French Lion buys an In­dian icon & Tata has a Tigor in its tank!


Adil, Bijoy, Sid­dharth and Meaden

THE TI­TLE OPENER ABOVE SHOULDN’T JUST be sen­sa­tion­al­ist but truly some­thing to fathom, es­pe­cially where the first half of it is con­cerned! I must say again that I have been stumped by Peu­geot’s move – for the bet­ter I must add, just as I was be­fud­dled by its ear­lier lack of spunk to stand and de­liver a cou­ple of years ago when it backed out of its com­mit­ment to en­ter In­dia with a green­field unit. Add to that the fact that the French ma­jor could be buy­ing up Adam Opel in Ger­many from Gen­eral Mo­tors means ei­ther there is some­thing dra­mat­i­cally wrong with re­cent form at Au­to­mo­biles Peu­geot or that the French ma­jor has fi­nally de­cided that it needs to shed its in­hi­bi­tions and start op­er­at­ing out of its com­fort mar­kets which can­not de­liver any ad­di­tional vol­umes.

Quite clearly though it has been a coup of sorts for the C K Birla Group which has been the cus­to­dian of the Am­bas­sador brand be­cause it en­ables them an hon­ourable exit from au­to­mo­bile man­u­fac­tur­ing and yet stay in­volved! I don't want to delve on this as­pect but pon­der on what the Am­bas­sador meant and what could be the new age Am­bas­sador Peu­geot in­tends to build and sell in In­dia. First off, the Am­bas­sador stood for all and every­thing that was bad about so­cial­ist In­dia and also the way many car­mak­ers or big in­dus­try names op­er­ated in the li­cence raj. This needn’t have been so be­cause the prod­uct had its virtues but the way HM went about in­di­genis­ing it with con­sis­tent qual­ity de­fi­cien­cies meant that medi­ocrity was man­i­fest in its de­liv­ery. It thrived for over three decades and laboured for a fur­ther three decades, as there was no op­tion (un­til the ad­vent of Maruti Suzuki put paid to it some­what) thanks to it be­ing per­ceived as the car for power in the form of politi­cos and babus!

I have a 1960 Am­bas­sador that has done 1,53,000km and is still run­ning. Of course it has been metic­u­lously main­tained and needs con­stant TLC and fet­tling only by me­chan­ics that un­der­stood not just what made it tick but also how it ticked its way through all these years. The en­gines from that early start (Am­bas­sadors came with a side valve en­gine in 1958 fol­lowed in late 1959 with the ohv unit) to the ones a decade later should have im­proved but the case was the ex­act op­po­site and from there on it never kept pace with any­thing. How­ever, it had its virtues in the form of be­ing the car to be chauf­feured in (at a se­date pace mind you), had ter­rific boot space, ingress and egress was fan­tas­tic, it was sim­ple to re­pair and had the vis­ual so­lid­ity to im­press.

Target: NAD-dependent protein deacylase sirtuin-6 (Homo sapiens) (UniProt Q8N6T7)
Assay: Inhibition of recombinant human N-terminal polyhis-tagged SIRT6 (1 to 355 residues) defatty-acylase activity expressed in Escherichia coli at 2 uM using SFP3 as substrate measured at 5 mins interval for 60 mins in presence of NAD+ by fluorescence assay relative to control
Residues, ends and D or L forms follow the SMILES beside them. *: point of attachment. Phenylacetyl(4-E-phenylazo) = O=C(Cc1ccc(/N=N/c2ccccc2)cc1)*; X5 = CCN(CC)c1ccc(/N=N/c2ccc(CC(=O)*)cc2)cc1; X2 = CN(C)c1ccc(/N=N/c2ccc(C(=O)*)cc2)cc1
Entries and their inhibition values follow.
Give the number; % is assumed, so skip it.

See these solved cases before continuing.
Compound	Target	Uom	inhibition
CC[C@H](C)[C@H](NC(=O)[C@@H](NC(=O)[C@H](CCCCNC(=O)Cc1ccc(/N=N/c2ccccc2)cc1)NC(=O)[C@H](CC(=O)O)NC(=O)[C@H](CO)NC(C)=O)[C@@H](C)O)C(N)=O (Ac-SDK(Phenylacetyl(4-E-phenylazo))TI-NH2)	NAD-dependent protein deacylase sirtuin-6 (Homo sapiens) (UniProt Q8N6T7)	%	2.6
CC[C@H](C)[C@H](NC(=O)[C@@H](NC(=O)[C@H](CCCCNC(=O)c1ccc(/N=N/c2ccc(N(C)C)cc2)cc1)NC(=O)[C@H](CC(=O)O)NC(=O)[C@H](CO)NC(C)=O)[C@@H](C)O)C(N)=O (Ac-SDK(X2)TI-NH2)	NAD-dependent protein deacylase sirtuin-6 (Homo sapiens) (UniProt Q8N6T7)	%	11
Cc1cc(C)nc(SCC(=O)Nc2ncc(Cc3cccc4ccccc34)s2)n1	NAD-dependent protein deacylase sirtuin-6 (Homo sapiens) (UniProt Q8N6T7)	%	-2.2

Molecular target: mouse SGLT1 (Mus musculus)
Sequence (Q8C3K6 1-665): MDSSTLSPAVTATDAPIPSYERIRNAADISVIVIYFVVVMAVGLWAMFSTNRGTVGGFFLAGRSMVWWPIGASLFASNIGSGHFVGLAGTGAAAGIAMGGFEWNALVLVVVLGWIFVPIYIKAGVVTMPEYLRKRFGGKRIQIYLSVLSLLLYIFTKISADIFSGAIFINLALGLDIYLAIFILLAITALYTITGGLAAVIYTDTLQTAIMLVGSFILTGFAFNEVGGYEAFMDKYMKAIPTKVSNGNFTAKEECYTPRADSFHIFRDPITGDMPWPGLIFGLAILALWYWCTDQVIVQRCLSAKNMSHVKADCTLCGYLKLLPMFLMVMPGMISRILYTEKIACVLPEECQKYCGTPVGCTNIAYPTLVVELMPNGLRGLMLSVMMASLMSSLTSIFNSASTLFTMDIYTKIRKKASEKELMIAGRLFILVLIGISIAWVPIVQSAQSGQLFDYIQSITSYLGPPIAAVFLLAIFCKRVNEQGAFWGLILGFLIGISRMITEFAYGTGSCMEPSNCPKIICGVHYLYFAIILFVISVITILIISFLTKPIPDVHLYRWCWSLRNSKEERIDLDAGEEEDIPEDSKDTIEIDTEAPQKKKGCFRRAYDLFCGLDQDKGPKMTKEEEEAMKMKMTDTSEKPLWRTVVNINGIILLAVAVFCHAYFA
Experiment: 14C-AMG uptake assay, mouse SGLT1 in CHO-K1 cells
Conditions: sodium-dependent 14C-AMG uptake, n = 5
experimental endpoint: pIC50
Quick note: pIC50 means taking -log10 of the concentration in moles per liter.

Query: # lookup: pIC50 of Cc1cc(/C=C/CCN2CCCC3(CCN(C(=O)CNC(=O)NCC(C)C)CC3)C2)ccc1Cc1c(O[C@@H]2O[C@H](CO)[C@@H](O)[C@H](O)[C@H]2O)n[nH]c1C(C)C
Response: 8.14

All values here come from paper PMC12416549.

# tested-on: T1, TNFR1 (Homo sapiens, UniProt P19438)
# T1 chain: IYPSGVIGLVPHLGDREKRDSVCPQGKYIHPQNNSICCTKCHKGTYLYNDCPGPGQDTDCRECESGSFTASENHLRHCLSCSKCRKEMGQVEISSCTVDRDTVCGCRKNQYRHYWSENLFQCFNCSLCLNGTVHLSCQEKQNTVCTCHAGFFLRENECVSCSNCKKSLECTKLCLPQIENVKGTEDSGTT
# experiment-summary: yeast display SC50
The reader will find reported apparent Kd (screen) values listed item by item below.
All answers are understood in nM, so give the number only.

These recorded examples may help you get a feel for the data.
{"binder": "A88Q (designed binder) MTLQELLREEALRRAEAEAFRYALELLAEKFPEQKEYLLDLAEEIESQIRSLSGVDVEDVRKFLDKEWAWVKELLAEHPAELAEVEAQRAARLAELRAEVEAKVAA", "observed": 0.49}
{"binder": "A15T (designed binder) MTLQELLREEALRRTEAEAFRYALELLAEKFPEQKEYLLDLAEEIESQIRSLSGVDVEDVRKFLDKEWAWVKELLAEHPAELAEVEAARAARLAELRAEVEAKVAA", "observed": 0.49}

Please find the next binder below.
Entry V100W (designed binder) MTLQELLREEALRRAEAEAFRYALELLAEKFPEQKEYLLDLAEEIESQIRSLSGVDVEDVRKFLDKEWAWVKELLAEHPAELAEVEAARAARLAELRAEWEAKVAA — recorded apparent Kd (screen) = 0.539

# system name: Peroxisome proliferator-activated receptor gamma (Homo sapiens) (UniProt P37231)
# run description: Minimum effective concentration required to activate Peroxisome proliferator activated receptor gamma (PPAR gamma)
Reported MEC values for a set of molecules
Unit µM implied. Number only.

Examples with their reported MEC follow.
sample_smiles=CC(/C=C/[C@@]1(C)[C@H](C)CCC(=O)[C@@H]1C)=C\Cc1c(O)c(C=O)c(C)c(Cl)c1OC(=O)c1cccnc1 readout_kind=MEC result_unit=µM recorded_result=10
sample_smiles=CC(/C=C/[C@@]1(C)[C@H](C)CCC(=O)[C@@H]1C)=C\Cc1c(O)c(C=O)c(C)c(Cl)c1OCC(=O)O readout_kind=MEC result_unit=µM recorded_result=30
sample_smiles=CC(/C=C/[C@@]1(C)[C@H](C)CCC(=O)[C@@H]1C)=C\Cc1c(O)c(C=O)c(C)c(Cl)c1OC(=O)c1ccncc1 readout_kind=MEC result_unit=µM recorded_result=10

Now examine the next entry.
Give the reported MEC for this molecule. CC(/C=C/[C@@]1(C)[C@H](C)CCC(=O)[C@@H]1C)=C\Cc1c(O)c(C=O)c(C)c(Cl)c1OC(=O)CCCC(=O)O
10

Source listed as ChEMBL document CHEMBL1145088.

No won­der then that when Ratan Tata tasked his de­sign­ers and en­gi­neers to give In­dia its first in­dige­nous car – the Indica, he had the space and com­fort of the Am­bas­sador very much in fo­cus. And this is where Peu­geot must be hedg­ing its bets on but also want­ing to draw in the longevity of the brand to its ad­van­tage. The ob­jec­tive could be about get­ting an older Peu­geot plat­form re-en­gi­neered into an ar­chi­tec­ture that would make for a spa­cious car like the Am­bas­sador with a strong per­sona and yet be most unAm­bas­sador like with per­for­mance, ride and han­dling, safety and re­li­a­bil­ity built in. I for one would be most ea­ger to see how the French lion goes about rein­car­nat­ing a fa­bled al­beit flawed In­dian au­to­mo­bile icon.

As an aside, I must say that the In­dian au­to­mo­tive mar­ket is now so much in the reck­on­ing that OEMs are us­ing al­ter­nate strate­gies to make their mark by buy­ing brand names just so that they could tap in the per­ceived legacy strengths of brands like Jawa, BSA and now Am­bas­sador. What are the chances of some­one like Fiat snap­ping up a Pad­mini? Cra­zier things have been known to hap­pen!

And to round off this month’s col­umn, last year in March my team and I set a new bench­mark in the In­dian au­to­mo­tive world by sub­ject­ing four cars from the Tata Mo­tors port­fo­lio (Zest, Bolt and Tiago petrol and diesel) in a 50,000km non-stop en­durance run at the VRDE in Ahmed­na­gar. Just un­der a year from then the firm has seen its Tiago hatch­back record sales of 50,000 units and now it seems to have the ver­i­ta­ble Tigor in its tank (read port­fo­lio). The hatch­back ver­sion of the Tiago is due for launch soon and this should only help give Tata Mo­tors added teeth and clout in two of the most im­por­tant seg­ments in the In­dian mar­ket. Oh what a dif­fer­ence a year can make and for sure it is heart­en­ing to see an In­dian Tigor roar just at a time when a French lion wants to hunt here. ⌧

Am­bas­sador stood for all that was bad about so­cial­ist In­dia

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